Outlaw Johnny Black

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With his cult film “Black Dynamite,” Michael Jai White launched the Blaxploitation subgenre back in 2009. The comedic film was an oddity of Black filmmaking at the time, unlike any other; Tyler Perry movies were out of control, and the first Black Disney princess spent the most of “The Princess and the Frog” as a frog. “Black Dynamite” was the newest Black movie at the time, and it had enough cartoonish kinetic energy to inspire a short-lived, stylized animated series on Adult Swim.

With his most recent film, “Outlaw Johnny Black,” White makes a comeback to genre parodies by trading in a pair of bellbottoms for a gunslinger’s hat. In it, the director fervently pays homage to the spaghetti western subgenre, much like Gore Verbinski with “Rango” or transparent Sidney Poiter with “Buck and the Preacher.” Although it takes too long for him to pull his gun, “Outlaw Johnny Black” is a well-made and amusing spaghetti western comedy with a welcome sense of silliness and a charming lead.

Like many movies of the same caliber, “Johnny Black” begins with the title character’s stern-faced protagonist (Michael Jai White) riding into an antique western Cheyenne, Wyoming, on the back of a horse.

He stumbles into the local pub to have a drink as everyone, including the sheriff, stares at him nervously and politely. When Black glances outside, he notices a white criminal gang abusing a pair of Native Americans. When he confronts the group, the leader tries to intimidate him, but Johnny Black doesn’t back down. Black kicks the leader in the head as the leader labels him a “Dumb N… Off-screen, someone yells, “He was going to say nincompoop,” as the leader falls. Then, as he kicks numerous bad guys in the head and fires his rifle, White’s martial arts expertise is put to use. His work behind the camera has the same assurance in style as any given Italian-made Western classic from the 1960s.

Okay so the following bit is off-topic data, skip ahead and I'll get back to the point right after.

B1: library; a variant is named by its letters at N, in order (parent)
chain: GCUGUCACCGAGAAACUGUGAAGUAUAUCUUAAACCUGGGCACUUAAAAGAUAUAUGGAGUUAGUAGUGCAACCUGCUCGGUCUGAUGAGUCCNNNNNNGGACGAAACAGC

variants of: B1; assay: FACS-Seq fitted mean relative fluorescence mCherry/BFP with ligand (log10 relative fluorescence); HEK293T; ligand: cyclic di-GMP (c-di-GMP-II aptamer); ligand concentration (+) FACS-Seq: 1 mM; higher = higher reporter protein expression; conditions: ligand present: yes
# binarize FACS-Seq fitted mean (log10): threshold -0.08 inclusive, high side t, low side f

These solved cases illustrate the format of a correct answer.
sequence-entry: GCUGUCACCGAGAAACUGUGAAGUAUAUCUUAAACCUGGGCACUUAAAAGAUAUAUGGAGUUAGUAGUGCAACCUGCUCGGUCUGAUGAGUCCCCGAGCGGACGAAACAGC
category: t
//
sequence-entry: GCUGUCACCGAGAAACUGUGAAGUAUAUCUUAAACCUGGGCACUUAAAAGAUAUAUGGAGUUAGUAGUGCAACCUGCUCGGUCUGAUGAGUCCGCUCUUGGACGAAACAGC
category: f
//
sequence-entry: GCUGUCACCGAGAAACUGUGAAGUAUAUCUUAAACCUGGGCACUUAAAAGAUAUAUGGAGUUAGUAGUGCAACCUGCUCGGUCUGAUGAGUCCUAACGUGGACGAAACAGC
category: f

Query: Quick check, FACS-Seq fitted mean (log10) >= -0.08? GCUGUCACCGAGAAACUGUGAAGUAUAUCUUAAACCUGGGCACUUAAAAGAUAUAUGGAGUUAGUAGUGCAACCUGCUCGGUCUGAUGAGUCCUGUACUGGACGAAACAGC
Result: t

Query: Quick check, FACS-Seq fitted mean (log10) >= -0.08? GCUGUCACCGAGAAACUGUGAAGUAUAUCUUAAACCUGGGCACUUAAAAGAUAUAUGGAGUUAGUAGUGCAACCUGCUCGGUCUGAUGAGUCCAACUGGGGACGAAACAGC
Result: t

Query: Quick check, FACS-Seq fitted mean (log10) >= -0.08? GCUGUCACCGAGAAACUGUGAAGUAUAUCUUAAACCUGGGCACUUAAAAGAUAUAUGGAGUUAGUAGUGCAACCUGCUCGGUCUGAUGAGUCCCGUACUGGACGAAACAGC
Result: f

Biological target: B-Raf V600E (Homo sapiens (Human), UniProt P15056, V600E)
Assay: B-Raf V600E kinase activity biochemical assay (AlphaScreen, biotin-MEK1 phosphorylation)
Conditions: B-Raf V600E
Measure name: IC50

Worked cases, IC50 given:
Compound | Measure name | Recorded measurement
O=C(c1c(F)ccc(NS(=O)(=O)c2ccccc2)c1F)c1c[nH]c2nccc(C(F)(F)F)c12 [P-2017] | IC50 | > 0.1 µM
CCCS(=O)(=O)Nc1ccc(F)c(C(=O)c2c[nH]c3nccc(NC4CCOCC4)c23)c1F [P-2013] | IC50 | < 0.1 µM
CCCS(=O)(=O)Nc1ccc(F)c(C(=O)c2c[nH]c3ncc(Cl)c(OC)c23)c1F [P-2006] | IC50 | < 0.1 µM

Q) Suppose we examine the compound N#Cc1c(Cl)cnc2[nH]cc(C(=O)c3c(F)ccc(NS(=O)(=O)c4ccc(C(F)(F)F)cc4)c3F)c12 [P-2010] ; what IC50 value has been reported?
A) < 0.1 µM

In this cold open, White embraces the fundamental Western components with a modern comedic wit that aims for a laid-back tone.

In usual tradition, “Outlaw Johnny Black” is a revenge story about wanted gunman Johnny Black searching for Outlaw Brett Clayton (Chris Browning), who murdered Black’s father as a child. He carries a bullet with Clayton’s name etched on it because his rage is so intense.

Black gets imprisoned after saving the Native Americans in the first few minutes because, well, it says so in the title. He is about to be hanged when he quickly flees and hides. Black, who is dehydrated in the hot desert, finds Reverend Percy (a hilarious Byron Minns), who provides him water.

To meet his longtime love, Bessie Lee (Erica Ash), with whom he has been exchanging letters, Percy is traveling to a nearby mining town with a mostly Black population. He also plans to become the new church pastor there. Percy takes an arrow to the chest during a Native American tribe’s ambush, but he survives. In some strange Looney Tunes-like scenario, he finds himself dressed as a bird.

Black breaks free and enters the village, pretending to be Percy even down to the preacher’s line of work. He intends to hang around until he can take the loot and leave once he discovers that the church has some wealth. At some point, he becomes active in the neighborhood and develops feelings for Jessie Lee, Bessie Lee’s sweetheart sister (Anika

While the humor is toned down compared to “Black Dynamite,” director David White’s earnest filmmaking—tight choreography during gunplay or bar brawl sequences—more than makes up for it. With “Outlaw Johnny Black,” White also seems more mature and introspective. His focus on character—an criminal discovering the strength of community—is carried out with measured integrity, although being cliched. White’s greatest strength is his continual veering away from any cynical zone, even as he amazes by nailing every aspect of the Western genre on the script and behind the camera. He doesn’t try to emulate the qualities that made “Black Dynamite” a smash, nor does he want to be as outlandish as previous Western parodies.

White adds “Outlaw Johnny Black” to the short roster of Western movies directed by Black that also includes Poitier, Mario Van Peebles, and The Bullitts. There are too many R-rated films on this short list to count. White’s Western persona is ready to be a Western hero for a new generation of children and adults who have never had a Johnny Black to look up to.

Currently showing in cinemas.

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